Is it ok that the vast majority of individual Google doodles celebrate the accomplishments of men?
Google, a company that prides itself as being an alternative, reminds us that sexist historical viewpoints are still the null.
So what are the facts? Ann Martin has been gathering and compiling evidence on her blog since November of 2011. It’s pretty compelling. Here’s just some of what Ann had to say (see her story after the cartoon).
From the start of 2008 to November 8th, 2012, the United States Google homepage has displayed 86 Doodles honoring individuals, and only 11 of those have honored women. If you count up the Doodles that Google has posted globally, the numbers increase to 328 total Doodles and just 44 representing women over that same period. That’s 12.8% here in the U.S., and only 13.4% worldwide.
Ann Martin’s full story
If you’re familiar with Google Doodles, the periodic special logos that replace the typical Google logo for a day, you might also be familiar with a nagging feeling that women aren’t exactly getting their fair share of recognition. While some Google Doodles recognize holidays and cultural celebrations, a large number of them honor the birthdays of famed creators and innovators, including scientists, authors, inventors, entertainers, and artists.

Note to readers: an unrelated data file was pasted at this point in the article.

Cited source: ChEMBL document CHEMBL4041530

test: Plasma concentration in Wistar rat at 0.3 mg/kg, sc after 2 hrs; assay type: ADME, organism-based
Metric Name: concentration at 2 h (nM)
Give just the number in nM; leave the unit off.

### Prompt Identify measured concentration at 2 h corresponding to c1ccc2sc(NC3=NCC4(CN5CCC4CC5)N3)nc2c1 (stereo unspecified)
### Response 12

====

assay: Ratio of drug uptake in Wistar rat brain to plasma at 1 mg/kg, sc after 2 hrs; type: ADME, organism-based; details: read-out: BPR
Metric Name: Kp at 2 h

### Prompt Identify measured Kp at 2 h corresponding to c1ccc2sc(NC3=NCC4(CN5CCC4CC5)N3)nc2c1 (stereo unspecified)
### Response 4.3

The honorees, and the accompanying logo, range from the whimsical to the reverent, highlighting Les Paul, Jim Henson, Richard Scarry, Heinrich Hertz, Keith Haring, and others. The Doodles represent a unique opportunity and a world stage to bring attention to their honorees, but those selected are overwhelmingly male.
From the start of 2008 to November 8th, 2012, the United States Google homepage has displayed 86 Doodles honoring individuals, and only 11 of those have honored women. If you count up the Doodles that Google has posted globally, the numbers increase to 328 total Doodles and just 44 representing women over that same period. That’s 12.8% here in the U.S., and only 13.4% worldwide. Market analyses show that Google gets over 80% of the search traffic on the web, and it is the most-visited website globally and in the US. This mis-representation of the gender diversity among actual creators and innovators de-values women’s contributions, and loses Google the opportunity to present diverse role models to its users.
I started my blog, Speaking Up, in November 2011, with an Open Letter to the Doodles team in the hope of getting Google to notice and address this issue. The blog tracks the statistics of the Google Doodles gender distribution and highlights Doodle-worthy women. I have a background in a male-dominated field of science, work in science education, am committed to increasing opportunities in science for people from diverse backgrounds, and view the world through a feminist lens, so this was an issue I couldn’t ignore.
If you’re interested in looking at this topic from the perspective of racial diversity, let me know. Ann has a lot of data collected, it just needs someone with the right expertise to code, analyze, and interpret. She’s willing to help and will provide space on her blog for posts.
Sounds like a good project for a student (wink, wink, nudge, nudge… sociology professors that read my blog).